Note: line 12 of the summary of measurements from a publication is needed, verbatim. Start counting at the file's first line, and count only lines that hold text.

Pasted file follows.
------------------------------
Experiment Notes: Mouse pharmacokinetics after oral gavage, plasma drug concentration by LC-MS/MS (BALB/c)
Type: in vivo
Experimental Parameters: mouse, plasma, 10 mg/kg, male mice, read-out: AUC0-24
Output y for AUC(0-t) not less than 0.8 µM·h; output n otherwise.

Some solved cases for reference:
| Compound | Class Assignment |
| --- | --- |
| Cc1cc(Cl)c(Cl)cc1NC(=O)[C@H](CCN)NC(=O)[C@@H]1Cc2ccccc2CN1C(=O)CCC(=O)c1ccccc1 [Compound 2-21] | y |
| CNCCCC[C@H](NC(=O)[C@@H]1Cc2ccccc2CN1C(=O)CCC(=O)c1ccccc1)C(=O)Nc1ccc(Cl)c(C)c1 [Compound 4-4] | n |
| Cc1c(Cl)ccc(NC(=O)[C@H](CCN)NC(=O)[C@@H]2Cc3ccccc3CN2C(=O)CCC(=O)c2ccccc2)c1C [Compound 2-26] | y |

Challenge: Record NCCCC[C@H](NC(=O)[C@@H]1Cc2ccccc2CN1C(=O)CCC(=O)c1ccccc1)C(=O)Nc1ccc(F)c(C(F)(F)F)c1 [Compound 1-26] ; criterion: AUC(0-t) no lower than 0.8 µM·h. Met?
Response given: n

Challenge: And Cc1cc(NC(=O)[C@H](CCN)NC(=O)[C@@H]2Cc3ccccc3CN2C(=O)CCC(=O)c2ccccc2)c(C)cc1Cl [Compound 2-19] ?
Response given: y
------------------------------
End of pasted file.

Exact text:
Response given: n